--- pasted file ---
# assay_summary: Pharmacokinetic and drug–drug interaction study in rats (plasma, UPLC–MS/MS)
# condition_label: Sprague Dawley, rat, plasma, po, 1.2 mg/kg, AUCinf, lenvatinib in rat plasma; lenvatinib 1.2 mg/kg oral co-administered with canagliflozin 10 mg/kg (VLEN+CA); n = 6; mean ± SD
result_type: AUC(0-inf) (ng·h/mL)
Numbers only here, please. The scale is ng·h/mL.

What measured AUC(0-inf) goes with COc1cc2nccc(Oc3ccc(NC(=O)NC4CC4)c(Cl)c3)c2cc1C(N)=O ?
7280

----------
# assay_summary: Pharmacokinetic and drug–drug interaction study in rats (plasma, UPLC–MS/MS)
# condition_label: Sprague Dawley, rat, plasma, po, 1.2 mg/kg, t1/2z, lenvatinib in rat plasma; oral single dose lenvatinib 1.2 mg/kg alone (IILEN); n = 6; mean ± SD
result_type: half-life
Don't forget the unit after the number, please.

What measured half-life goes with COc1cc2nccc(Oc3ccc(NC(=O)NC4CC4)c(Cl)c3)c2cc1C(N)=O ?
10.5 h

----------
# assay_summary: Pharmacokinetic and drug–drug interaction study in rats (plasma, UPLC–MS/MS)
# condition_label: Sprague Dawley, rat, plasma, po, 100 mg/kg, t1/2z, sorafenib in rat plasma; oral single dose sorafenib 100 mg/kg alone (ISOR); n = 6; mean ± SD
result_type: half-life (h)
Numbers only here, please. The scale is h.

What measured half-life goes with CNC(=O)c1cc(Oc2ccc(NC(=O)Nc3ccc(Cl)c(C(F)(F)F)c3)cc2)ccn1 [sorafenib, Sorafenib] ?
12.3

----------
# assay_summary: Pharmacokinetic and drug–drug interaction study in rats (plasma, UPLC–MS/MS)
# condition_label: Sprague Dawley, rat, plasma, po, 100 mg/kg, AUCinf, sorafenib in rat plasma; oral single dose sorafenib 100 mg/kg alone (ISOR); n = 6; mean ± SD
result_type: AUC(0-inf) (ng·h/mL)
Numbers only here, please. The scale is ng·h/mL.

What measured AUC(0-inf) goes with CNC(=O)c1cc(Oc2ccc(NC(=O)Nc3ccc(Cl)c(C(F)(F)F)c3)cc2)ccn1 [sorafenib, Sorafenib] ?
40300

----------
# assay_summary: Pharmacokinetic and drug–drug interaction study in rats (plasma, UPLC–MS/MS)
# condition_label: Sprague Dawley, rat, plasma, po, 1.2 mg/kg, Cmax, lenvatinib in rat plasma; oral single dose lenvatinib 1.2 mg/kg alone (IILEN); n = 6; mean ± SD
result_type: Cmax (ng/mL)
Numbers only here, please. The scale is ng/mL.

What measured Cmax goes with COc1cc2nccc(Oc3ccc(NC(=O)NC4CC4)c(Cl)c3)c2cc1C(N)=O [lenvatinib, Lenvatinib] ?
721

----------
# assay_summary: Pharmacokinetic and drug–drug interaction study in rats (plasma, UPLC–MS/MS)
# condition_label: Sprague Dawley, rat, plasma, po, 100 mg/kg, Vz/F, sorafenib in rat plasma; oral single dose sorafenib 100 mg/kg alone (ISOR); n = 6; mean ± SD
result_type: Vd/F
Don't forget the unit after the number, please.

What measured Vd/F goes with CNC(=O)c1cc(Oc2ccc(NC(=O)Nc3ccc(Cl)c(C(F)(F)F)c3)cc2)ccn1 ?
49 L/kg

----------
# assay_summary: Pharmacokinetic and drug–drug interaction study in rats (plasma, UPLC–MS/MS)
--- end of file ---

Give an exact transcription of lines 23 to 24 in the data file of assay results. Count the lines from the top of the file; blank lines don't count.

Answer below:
# condition_label: Sprague Dawley, rat, plasma, po, 100 mg/kg, AUCinf, sorafenib in rat plasma; oral single dose sorafenib 100 mg/kg alone (ISOR); n = 6; mean ± SD
result_type: AUC(0-inf) (ng·h/mL)